How different is Steven Spielberg’s ‘Ready Player One’ to the book?

Simon Pegg discusses the differences between the film and Ernest Cline’s novel
Tye Sheridan and Lena Waithe in Ready Player One
[Image: Warner Bros]

Since Ready Player One was one of the most successful novels of the last decade it was hardly a surprise when Hollywood sought to adapt it into a blockbuster film. Especially as it is also packed to the brim with pop culture references that movie audiences would be particularly fond of.

 

But Simon Pegg recently admitted to me that he was originally a little wary about “Ready Player One” being adapted, though, thoughts that clearly dissipated after he read Zak Penn and Ernest Cline’s script because he plays the character of Ogden Morrow in the film.

 

“I was intrigued when I’d heard they were going to make the book into a film. Because, for a start, there was just the logistics of making it into the film, in terms of the breadth of references in it, and whether they would be able to clear that stuff,” Pegg explained over the phone.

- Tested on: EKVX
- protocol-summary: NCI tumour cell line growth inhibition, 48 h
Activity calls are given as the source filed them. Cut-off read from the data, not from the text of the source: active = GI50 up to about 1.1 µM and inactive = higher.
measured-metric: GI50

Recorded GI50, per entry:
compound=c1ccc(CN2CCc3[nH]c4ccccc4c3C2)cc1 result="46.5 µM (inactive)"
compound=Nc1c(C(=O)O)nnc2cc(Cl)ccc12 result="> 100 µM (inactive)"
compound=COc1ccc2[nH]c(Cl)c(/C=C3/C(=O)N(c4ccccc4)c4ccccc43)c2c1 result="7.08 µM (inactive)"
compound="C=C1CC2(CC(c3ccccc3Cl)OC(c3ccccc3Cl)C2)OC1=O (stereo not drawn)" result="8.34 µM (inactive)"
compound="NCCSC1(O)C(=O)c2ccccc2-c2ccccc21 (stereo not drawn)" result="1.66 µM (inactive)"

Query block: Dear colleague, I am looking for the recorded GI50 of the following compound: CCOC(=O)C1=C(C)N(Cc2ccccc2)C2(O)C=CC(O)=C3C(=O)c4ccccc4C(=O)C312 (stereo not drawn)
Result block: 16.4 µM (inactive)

“There were also elements of the book that work great in print but aren’t particularly cinematic. I am thinking about the quote along to various movies. A large part of the finale in the book is a sort of Monty Python quote along. I didn’t think that would work as a cinematic denouement.”

 

Cline and Penn managed to instantly eradicate Pegg’s concerns, though. While I’m also sure that the presence of a certain Steven Spielberg in the director’s chair helped, too.

“I was excited to see what Zak and Ernest did with the source material. And when I read it I was really impressed, because I felt like it captured the spirit of the book and turned it into a movie.”

“Because people often make the mistake of thinking that books can automatically be turned into movies. And they can’t. And you see it now and again with some adaptations. But with this they managed to take the literary form and turn it into a movie.”

“That’s why I love the fact that they mention ‘The Shining’ in it. I thought that was such a brilliant touch, because that’s famously a literary adaptation that did work but that the author hated.”

You can see for yourself exactly how “Ready Player One” references “The Shining” now, as the film is finally in cinemas.

 
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